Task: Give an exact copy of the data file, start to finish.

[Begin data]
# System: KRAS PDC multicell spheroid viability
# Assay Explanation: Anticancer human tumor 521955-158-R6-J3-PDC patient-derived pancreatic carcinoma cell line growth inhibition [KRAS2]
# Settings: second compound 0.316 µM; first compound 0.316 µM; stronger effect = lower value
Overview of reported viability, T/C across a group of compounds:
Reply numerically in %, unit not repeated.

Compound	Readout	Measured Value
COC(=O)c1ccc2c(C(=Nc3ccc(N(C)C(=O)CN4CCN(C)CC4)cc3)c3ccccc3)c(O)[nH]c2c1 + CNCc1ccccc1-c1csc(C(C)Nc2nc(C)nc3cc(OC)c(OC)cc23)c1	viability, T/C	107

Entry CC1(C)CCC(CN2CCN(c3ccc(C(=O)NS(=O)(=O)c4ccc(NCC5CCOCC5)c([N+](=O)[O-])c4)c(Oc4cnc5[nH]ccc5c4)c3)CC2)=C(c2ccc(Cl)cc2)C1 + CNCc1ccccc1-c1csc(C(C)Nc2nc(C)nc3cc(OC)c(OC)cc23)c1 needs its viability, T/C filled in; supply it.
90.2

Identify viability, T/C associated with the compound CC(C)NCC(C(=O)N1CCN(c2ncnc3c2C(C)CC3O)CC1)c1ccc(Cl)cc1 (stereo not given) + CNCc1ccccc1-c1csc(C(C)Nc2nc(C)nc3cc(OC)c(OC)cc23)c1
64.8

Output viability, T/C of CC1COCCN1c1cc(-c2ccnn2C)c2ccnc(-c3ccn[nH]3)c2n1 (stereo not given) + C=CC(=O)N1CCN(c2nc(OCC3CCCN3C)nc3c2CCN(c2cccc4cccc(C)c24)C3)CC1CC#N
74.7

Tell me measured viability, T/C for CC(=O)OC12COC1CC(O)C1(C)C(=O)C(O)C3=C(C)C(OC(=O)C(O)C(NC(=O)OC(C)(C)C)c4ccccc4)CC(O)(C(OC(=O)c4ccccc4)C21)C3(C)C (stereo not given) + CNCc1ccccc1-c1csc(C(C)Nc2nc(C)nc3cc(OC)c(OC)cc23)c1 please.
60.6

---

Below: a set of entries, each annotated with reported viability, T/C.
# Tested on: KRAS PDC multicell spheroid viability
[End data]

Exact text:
# System: KRAS PDC multicell spheroid viability
# Assay Explanation: Anticancer human tumor 521955-158-R6-J3-PDC patient-derived pancreatic carcinoma cell line growth inhibition [KRAS2]
# Settings: second compound 0.316 µM; first compound 0.316 µM; stronger effect = lower value
Overview of reported viability, T/C across a group of compounds:
Reply numerically in %, unit not repeated.

Compound	Readout	Measured Value
COC(=O)c1ccc2c(C(=Nc3ccc(N(C)C(=O)CN4CCN(C)CC4)cc3)c3ccccc3)c(O)[nH]c2c1 + CNCc1ccccc1-c1csc(C(C)Nc2nc(C)nc3cc(OC)c(OC)cc23)c1	viability, T/C	107

Entry CC1(C)CCC(CN2CCN(c3ccc(C(=O)NS(=O)(=O)c4ccc(NCC5CCOCC5)c([N+](=O)[O-])c4)c(Oc4cnc5[nH]ccc5c4)c3)CC2)=C(c2ccc(Cl)cc2)C1 + CNCc1ccccc1-c1csc(C(C)Nc2nc(C)nc3cc(OC)c(OC)cc23)c1 needs its viability, T/C filled in; supply it.
90.2

Identify viability, T/C associated with the compound CC(C)NCC(C(=O)N1CCN(c2ncnc3c2C(C)CC3O)CC1)c1ccc(Cl)cc1 (stereo not given) + CNCc1ccccc1-c1csc(C(C)Nc2nc(C)nc3cc(OC)c(OC)cc23)c1
64.8

Output viability, T/C of CC1COCCN1c1cc(-c2ccnn2C)c2ccnc(-c3ccn[nH]3)c2n1 (stereo not given) + C=CC(=O)N1CCN(c2nc(OCC3CCCN3C)nc3c2CCN(c2cccc4cccc(C)c24)C3)CC1CC#N
74.7

Tell me measured viability, T/C for CC(=O)OC12COC1CC(O)C1(C)C(=O)C(O)C3=C(C)C(OC(=O)C(O)C(NC(=O)OC(C)(C)C)c4ccccc4)CC(O)(C(OC(=O)c4ccccc4)C21)C3(C)C (stereo not given) + CNCc1ccccc1-c1csc(C(C)Nc2nc(C)nc3cc(OC)c(OC)cc23)c1 please.
60.6

---

Below: a set of entries, each annotated with reported viability, T/C.
# Tested on: KRAS PDC multicell spheroid viability